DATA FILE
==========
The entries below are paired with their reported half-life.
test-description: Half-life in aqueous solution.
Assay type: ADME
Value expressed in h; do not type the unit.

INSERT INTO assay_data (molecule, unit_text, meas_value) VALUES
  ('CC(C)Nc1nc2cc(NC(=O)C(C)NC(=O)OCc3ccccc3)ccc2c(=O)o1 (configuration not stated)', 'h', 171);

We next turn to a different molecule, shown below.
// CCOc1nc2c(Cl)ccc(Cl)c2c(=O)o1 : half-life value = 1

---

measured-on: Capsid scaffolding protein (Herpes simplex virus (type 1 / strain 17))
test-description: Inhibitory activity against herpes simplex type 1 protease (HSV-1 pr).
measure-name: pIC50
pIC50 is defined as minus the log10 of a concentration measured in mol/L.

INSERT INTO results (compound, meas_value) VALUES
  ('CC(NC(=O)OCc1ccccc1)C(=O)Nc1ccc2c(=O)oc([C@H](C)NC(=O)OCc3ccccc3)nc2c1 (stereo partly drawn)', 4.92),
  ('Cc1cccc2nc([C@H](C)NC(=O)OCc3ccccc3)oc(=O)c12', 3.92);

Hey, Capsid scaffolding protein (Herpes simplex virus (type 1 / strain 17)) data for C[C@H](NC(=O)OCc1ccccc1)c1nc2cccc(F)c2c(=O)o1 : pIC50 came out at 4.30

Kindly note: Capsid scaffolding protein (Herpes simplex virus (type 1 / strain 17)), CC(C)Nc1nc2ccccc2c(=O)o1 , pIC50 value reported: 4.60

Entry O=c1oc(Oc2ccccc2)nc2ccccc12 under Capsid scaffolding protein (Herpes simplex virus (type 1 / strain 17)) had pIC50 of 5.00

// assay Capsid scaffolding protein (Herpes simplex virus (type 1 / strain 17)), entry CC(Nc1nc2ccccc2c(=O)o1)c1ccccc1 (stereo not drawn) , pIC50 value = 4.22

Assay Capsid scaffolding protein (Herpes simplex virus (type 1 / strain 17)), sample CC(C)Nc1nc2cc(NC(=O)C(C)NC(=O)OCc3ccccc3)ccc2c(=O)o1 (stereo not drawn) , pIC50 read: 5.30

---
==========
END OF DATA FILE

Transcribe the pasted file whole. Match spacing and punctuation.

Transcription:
The entries below are paired with their reported half-life.
test-description: Half-life in aqueous solution.
Assay type: ADME
Value expressed in h; do not type the unit.

INSERT INTO assay_data (molecule, unit_text, meas_value) VALUES
  ('CC(C)Nc1nc2cc(NC(=O)C(C)NC(=O)OCc3ccccc3)ccc2c(=O)o1 (configuration not stated)', 'h', 171);

We next turn to a different molecule, shown below.
// CCOc1nc2c(Cl)ccc(Cl)c2c(=O)o1 : half-life value = 1

---

measured-on: Capsid scaffolding protein (Herpes simplex virus (type 1 / strain 17))
test-description: Inhibitory activity against herpes simplex type 1 protease (HSV-1 pr).
measure-name: pIC50
pIC50 is defined as minus the log10 of a concentration measured in mol/L.

INSERT INTO results (compound, meas_value) VALUES
  ('CC(NC(=O)OCc1ccccc1)C(=O)Nc1ccc2c(=O)oc([C@H](C)NC(=O)OCc3ccccc3)nc2c1 (stereo partly drawn)', 4.92),
  ('Cc1cccc2nc([C@H](C)NC(=O)OCc3ccccc3)oc(=O)c12', 3.92);

Hey, Capsid scaffolding protein (Herpes simplex virus (type 1 / strain 17)) data for C[C@H](NC(=O)OCc1ccccc1)c1nc2cccc(F)c2c(=O)o1 : pIC50 came out at 4.30

Kindly note: Capsid scaffolding protein (Herpes simplex virus (type 1 / strain 17)), CC(C)Nc1nc2ccccc2c(=O)o1 , pIC50 value reported: 4.60

Entry O=c1oc(Oc2ccccc2)nc2ccccc12 under Capsid scaffolding protein (Herpes simplex virus (type 1 / strain 17)) had pIC50 of 5.00

// assay Capsid scaffolding protein (Herpes simplex virus (type 1 / strain 17)), entry CC(Nc1nc2ccccc2c(=O)o1)c1ccccc1 (stereo not drawn) , pIC50 value = 4.22

Assay Capsid scaffolding protein (Herpes simplex virus (type 1 / strain 17)), sample CC(C)Nc1nc2cc(NC(=O)C(C)NC(=O)OCc3ccccc3)ccc2c(=O)o1 (stereo not drawn) , pIC50 read: 5.30

---